Pittsburgh Pirates: Previewing the Backup Catcher Battle

Pittsburgh Pirates v Washington Nationals
Pittsburgh Pirates v Washington Nationals / Mitchell Layton/GettyImages
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Carter Bins

One of the catchers the Pirates is bringing into camp as a non-roster invitee is Carter Bins. Bins was acquired at the 2021 trade deadline in exchange for Tyler Anderson. Although he wasn’t the headliner of the deal, Bins has worked his way up to Triple-A. He certainly has some risk but does bring some interesting upside.

Last year, Bins batted just .196/.285/.388 across 330 plate appearances. Bins struggled to keep the strikeouts down, going down on strike three 36.7% of the time. But on the positive side, he had an 8.8% walk rate and a .192 isolated slugging percentage. Bins hit 11 home runs and has displayed plus raw power throughout the minor leagues. But even with the solid walk rate and power, he registered just a 78 wRC+, the 14th lowest mark among all catchers with 300+ plate appearances last year across all levels of the minor leagues.

Bins did end the season on a high note. After the All-Star Break, the catching prospect hit .228/.326/.456 with a 105 wRC+. Bins still struck out over a third of the time (35.6%), but he did up his walk rate to 11.4%. He also upped his power, hitting five home runs in just 132 plate appearances (an average of 23 home runs in 600 plate appearances) and owning a .228 ISO. While these still weren't overly impressive numbers and the reg flags were still massively present, he was slightly above average overall (albeit in a small sample size).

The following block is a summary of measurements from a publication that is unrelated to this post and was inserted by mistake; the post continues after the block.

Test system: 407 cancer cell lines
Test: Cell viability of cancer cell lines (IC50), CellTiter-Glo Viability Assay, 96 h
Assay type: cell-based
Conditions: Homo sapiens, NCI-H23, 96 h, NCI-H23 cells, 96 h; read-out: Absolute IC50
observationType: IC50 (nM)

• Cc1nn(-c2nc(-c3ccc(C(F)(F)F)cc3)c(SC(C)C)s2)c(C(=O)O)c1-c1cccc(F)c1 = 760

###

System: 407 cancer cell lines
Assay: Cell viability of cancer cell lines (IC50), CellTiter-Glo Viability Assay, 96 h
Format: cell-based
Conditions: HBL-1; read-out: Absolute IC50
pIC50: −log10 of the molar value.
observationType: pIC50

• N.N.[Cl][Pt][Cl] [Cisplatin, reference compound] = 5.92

Bins can hold his own as a defensive catcher, but he isn’t outstanding either. He has a powerful arm, but he struggles with passed balls. He allowed eight last year in just 600.1 innings. In 2021, a dozen pitches got by him in even fewer innings (487.2). He’s not the worst defensive catcher of all time, but he certainly has his strengths and weaknesses.

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Bins is the most divisive option but the most intriguing. He’s a boom-or-bust kind of hitter who might give the team a dozen home runs but also strikeout in nearly 40% of his plate appearances. He’s definitely behind Heineman and Delay in terms of defense but is ahead of Kevin Plawecki. He might seem like he’s behind all other options, but the Pirates did give him an invite to Spring Training. Maybe an outstanding spring could turn some heads and give him an inside edge.